Lipo Can Be Heart-Healthy

JUVA Skin & Laser Center Advises Patients of ASPS Study That Finds Liposuction Can Help Reduce Risk of Heart Disease, Stroke, Diabetes

Sep 23, 2011, 18:03 ET from JUVA Skin and Laser Center

NEW YORK, Sept. 23, 2011 /PRNewswire/ -- Looking your best never felt so good – literally.  A new study reveals that liposuction patients experience a reduction in triglyceride levels and white blood cell counts, possibly decreasing their risk for heart disease, stroke, and diabetes. Since liposuction is already the fourth most popular cosmetic procedure in the US, patients can feel better about making the decision to improve their body's appearance.  

Adam D. Schaffner, M.D., F.A.C.S., Director of Plastic Surgery at the renowned JUVA Skin & Laser Center in New York, predicts that these findings will have a positive impact on patients' outlook towards this type of procedure and will result in them looking better and being physically healthier as well.

"Not only does this new research offer positive side effects for those who undergo a liposuction procedure, but it also sheds some light on the fact that 'subcutaneous fat' that lies under the skin has more of an affect on cardiovascular disease and diabetes risk than we had originally thought," said Dr. Schaffner.

The study, which is being presented at the annual meeting of the American Society of Plastic Surgeons (ASPS) this weekend, measured triglyceride and cholesterol levels in 322 patients undergoing liposuction and/or a tummy tuck. The majority of patients, 71 percent, had liposuction only. Triglyceride levels in patients with normal pre-operative levels were unchanged. However, those patients with elevated, at-risk levels (greater than or equal to 150 mg/dl) experienced an average 43 percent reduction in triglyceride levels after surgery - about twice the effect achieved with a drug commonly prescribed to reduce triglyceride levels. The effect was similar in both men and women. According to the author, this does not mean liposuction can replace medications in patients with very high triglyceride levels.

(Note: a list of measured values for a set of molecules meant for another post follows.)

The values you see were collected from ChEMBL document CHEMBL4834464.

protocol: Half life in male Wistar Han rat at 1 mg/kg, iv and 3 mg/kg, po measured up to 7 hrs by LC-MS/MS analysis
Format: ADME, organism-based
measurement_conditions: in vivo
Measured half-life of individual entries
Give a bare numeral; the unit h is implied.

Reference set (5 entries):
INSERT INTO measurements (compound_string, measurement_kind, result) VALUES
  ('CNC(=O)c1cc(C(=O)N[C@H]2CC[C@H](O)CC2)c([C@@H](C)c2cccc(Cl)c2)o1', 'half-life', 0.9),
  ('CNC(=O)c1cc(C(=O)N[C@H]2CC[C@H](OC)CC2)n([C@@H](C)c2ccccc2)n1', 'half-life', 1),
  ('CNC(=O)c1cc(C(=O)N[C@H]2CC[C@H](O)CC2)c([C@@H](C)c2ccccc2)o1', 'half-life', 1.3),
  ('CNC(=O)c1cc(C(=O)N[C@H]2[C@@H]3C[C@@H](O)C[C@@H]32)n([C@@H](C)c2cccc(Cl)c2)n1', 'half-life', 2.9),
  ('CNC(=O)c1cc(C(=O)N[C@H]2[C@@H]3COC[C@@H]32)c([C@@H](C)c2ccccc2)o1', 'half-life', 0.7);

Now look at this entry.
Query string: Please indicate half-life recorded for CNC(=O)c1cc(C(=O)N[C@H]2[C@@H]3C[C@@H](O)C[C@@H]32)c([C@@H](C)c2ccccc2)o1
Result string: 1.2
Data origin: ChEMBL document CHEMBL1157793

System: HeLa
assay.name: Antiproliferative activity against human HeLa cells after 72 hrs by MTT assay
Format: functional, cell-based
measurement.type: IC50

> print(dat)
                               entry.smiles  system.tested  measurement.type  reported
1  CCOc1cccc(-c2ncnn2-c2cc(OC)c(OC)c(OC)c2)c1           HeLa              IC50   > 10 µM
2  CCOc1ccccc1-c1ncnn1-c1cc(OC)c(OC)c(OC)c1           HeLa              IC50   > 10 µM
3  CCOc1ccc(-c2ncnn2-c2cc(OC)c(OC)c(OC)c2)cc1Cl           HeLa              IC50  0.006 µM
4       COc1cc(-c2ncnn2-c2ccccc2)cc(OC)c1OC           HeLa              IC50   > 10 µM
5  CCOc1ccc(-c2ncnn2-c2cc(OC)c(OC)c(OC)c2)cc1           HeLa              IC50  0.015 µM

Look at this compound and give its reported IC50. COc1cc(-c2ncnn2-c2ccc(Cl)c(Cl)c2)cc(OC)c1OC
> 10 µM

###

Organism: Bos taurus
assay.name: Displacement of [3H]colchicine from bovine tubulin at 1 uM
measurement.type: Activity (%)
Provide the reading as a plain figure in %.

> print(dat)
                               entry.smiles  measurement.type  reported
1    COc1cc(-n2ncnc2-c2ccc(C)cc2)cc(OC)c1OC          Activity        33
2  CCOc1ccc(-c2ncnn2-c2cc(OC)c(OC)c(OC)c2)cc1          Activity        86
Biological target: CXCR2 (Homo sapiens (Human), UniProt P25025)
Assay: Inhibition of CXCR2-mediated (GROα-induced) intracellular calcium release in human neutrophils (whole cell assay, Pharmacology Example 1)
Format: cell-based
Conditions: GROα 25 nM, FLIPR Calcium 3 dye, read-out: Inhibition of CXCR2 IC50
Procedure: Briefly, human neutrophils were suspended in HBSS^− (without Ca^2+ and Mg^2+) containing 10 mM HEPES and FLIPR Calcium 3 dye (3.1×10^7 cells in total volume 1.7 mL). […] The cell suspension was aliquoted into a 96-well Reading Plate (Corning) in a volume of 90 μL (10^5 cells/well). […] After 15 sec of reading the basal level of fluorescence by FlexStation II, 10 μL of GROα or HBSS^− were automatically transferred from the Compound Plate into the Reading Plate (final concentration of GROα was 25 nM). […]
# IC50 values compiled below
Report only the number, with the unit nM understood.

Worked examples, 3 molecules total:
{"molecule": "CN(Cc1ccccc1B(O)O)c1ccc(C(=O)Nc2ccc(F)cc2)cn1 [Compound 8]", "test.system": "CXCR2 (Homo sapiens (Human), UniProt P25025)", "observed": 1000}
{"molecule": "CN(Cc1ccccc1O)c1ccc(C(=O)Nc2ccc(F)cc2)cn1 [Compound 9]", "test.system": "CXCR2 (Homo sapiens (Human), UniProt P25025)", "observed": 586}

"Liposuction has long been considered a purely cosmetic procedure but this study has found that white blood cell counts decrease, on average, 11 percent after liposuction," said Dr. Bruce Katz, Director of JUVA Skin & Laser Center and pioneer of SmartLipo.  "High white blood cell counts are associated with a raised level of inflammation within the body and have been linked to coronary heart disease, obesity, hypertension, and diabetes.  This suggests that liposuction may translate into a procedure that has the ability to reduce a patient's health risk."

According to ASPS, more than 203,000 liposuction procedures were performed in the US in 2010.

The study, "Prospective Clinical Study Reveals Significant Reduction in Triglyceride Level and White Cell Count after Liposuction and Abdominoplasty and No Change in Cholesterol Levels," is being presented Sunday, September 25, 10:15 a.m., at the Colorado Convention Center in Denver.

For more information about The JUVA Skin & Laser Center please visit www.juvaskin.com or call 212.688.5882. Please visit us on Facebook to learn more about our recent media appearances and updates.

For press inquiries or to interview Dr. Adam Schaffner or Dr. Bruce Katz please contact Alexis Tedesco of Lexamedia at 347.830.4004 / alexis@lexamediapr.com

SOURCE JUVA Skin and Laser Center



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